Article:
Creating (a) Space

Somewhere in the back of my mind, I’d been holding the hope that we would be all the way unpacked and organ-imized at the one-year anniversary of moving into our “house on the hill.”

Well, we still have a few weeks till that anniversary — 24 days, to be exact — but I’m ready to call it: I will not be making that hoped-for deadline.

buried-boxesQuite frankly, the momentum for unpacking and all has ground to a complete halt during the last few months.

There’s plenty of good reasons for that. First, there was The Cruise, which took us out-of-town for more than a fortnight, and which required a certain amount of packing/unpacking of its own accord. There’s also the fact that one of the benefits we wanted to create by moving north from Philly was the ability to spend our weekends up at the lake in NH — and we’ve certainly spent a few of our summer weekends happily living out that intention. And then there’s been a few busy patches at work (she says, putting it ever-so-mildly).

But as I began to be aware that the one-year anniversary was approaching and to realize that I was going to miss my secret goal, I started looking at the ways I’ve been giving zero effort to unpacking, and I asked myself what other factors might have contributed to this stop in momentum. And I began wondering if those other factors had both a practical and an energetic dimension to them.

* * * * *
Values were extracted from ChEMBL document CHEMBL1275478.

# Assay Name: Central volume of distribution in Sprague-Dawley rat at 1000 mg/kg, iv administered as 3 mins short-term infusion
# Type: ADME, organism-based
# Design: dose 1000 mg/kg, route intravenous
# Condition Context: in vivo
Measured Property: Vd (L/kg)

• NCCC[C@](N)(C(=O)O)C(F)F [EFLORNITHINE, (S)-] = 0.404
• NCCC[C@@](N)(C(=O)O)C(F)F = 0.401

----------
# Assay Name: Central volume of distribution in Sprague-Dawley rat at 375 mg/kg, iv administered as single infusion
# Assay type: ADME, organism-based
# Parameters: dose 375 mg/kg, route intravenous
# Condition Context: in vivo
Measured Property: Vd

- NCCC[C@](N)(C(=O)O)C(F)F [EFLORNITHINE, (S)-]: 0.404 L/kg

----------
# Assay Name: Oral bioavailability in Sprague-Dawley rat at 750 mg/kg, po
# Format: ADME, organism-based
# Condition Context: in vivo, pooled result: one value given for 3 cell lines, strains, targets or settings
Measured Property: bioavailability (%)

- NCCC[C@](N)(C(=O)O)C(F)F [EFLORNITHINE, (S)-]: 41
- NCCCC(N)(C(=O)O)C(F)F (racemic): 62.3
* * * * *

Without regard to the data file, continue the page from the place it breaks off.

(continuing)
On the practical front, we’ve hit the stage where some of the unpacked boxes are definitively things we want to keep (old tax files, my cross-stitching supplies, etc.) but that don’t actually have any storage furniture to be unpacked into. (Some of our old furniture — including the filing cabinet and some shelving units — got jettisoned during the move, either because it was too old to be worth keeping, or because the ceiling in our finished basement — which is where these items are intended to be stored — is just a teensy-weensy bit too low.)

The energetic front is sort of linked to the practical lack of storage furniture: I didn’t have a vision for the room where the unpacked boxes are currently living.


Let me set the stage to make this all (I hope!) slightly more comprehensible. The architectural features of the house mean that the finished basement falls roughly into three separate rooms, plus a wide long hallway. These “rooms” are open to one another, but still function as separate areas of space. When we moved in, we knew that the first room at the bottom of the stairs was going to be a little library/reading nook area, and that was, for the most part, set up pretty quickly. The hallway was wide enough that we could put up shelves for my prodigious CD collection (plus our movies), which was perfect because the third room, where the hallway leads to, was where we wanted to set up a media room. Those CD shelves were also taken care of pretty quickly, while the future media room and the undetermined center room were where the tons and tons of unpacked boxes waited for attention.